"What we object to is the police sending someone on campus to entice young people to sell drugs . . . young people who otherwise would not be selling drugs but for the urging of the undercover police officer," Greg Marshall, staff lawyer with the ACLU, said Thursday.
Police and school district officials defended the procedures.
"We're comfortable with having the police on campus," said Tina Dyer, school district counsel. "We think we have overwhelming support from the community to do whatever we can do to get drugs off campus."
Kolender said that, in the previous cases, "every single person that was charged was convicted. Every one. There were no cases thrown out of court. And, in fact, we got letters of commendation from judges complimenting us on the professionalism and integrity of the undercover officers."
The people Kolender described as suppliers were arrested Wednesday night in the execution of two search warrants.
Michael A. Beltran, 21; Marc S. Ray, 21, and William Martin, 21, were arrested at in the 2700 block of Adrian Street. Officers said they seized cocaine and marijuana valued at about $2,000 at the residence.
The other search warrant resulted in the arrest of Christopher Pickens, 21, and a 17-year-old juvenile in the 3300 block of Idlewild Way. Officers said they confiscated several firearms, including a loaded revolver, and more than $1,000 worth of methamphetamines. A 20-year-old male was also arrested there on traffic warrants, but not in the drug case.
Other adults arrested Thursday were identified as Cindy Fay Clint, Timothy Dale Eggers, Steven Gerard Hedrick, Charles Curtis Parker, Ann Marie Seay, Armanda Witzen, John Nathan Davidow and Martin Pena. Police did not release ages or say whether any of the adults were students.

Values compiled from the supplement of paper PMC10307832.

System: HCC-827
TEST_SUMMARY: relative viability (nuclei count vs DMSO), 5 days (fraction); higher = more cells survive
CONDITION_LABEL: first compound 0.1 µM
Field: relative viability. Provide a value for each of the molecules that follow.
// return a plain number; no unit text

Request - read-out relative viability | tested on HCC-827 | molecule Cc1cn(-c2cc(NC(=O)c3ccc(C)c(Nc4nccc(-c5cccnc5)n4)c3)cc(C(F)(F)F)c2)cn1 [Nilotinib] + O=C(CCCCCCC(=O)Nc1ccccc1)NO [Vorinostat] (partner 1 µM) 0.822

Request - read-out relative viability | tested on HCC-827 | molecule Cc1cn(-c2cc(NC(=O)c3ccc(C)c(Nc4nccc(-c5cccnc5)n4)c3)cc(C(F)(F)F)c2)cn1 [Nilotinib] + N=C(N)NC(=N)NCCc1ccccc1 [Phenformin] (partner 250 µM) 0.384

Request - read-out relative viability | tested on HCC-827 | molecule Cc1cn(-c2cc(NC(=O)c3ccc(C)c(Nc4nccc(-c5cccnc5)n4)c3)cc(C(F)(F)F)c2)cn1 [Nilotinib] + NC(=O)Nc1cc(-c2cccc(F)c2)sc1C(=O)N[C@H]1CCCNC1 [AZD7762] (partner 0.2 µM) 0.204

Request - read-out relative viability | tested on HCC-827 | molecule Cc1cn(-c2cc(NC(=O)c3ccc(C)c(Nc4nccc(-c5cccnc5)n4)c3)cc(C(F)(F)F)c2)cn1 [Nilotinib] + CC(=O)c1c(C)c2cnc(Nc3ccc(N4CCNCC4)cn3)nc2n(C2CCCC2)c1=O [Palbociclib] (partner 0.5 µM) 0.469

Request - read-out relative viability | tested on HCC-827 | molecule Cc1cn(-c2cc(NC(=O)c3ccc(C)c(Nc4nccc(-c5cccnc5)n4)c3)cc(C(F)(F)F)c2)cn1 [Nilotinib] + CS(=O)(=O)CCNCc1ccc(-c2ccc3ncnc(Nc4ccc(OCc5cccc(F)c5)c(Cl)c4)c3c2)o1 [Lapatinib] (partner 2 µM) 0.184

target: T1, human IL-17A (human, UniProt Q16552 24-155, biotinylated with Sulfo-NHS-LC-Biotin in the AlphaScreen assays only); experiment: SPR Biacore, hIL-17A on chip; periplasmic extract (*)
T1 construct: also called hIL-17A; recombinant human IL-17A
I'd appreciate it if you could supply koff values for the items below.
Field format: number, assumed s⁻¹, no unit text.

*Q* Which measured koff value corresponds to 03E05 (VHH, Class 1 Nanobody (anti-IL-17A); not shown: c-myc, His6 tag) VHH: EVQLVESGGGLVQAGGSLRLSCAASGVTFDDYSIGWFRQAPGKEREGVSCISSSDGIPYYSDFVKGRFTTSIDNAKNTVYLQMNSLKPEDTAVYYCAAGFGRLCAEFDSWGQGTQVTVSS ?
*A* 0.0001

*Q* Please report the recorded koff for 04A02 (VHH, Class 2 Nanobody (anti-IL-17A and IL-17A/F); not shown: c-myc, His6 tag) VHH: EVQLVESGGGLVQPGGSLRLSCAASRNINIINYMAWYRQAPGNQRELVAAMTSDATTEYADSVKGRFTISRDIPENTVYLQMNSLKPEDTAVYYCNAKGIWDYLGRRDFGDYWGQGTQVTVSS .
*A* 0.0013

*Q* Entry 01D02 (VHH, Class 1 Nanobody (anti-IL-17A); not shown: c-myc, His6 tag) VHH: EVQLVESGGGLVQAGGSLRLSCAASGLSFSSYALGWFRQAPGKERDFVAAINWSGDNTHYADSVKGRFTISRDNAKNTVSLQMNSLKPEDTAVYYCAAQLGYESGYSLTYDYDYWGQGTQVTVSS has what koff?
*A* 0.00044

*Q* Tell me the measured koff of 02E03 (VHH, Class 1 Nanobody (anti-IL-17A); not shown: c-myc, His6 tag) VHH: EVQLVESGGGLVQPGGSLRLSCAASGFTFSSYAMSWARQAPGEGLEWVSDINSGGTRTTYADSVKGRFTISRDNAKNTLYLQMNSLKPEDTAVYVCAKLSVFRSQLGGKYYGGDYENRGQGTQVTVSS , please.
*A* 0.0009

Late Thursday, police said 50 of the 57 suspects had been apprehended.
Police provided a detailed accounting of the drug purchases and arrests at Madison and San Diego high schools. In total, $724 was spent by officers to make drug purchases at the two schools. The average amount spent per day was $10.60.
Of the 57 suspects, 47 are high school students--30 at Madison, 21 at San Diego. Seventeen are 18 years of age or older, and 40 are juveniles. Forty-three are males and 14 are female.
In addition to Superior Court or Juvenile Court proceedings, students also will face separate school expulsion hearings. They will be placed on independent study programs to continue their studies at home pending the result of the expulsion hearings, Dyer said.
While the previous undercover operations had a strong conviction record in the courts, charges did not always stick against students in school expulsion hearings. In the Patrick Henry and Hoover stings, 108 students were arrested, and 105 ultimately expelled. Eighteen expulsions resulted from 34 arrests at Morse and Mira Mesa. Most of those expelled last year have since returned to school.
The school officials often ruled against expulsion in the Morse and Mira Mesa schools because of "weaker evidence," Dyer said in a January interview. For example, some students took money from the officers but did not deliver the narcotics, she said.
"Kids were really getting savvy," Dyer said.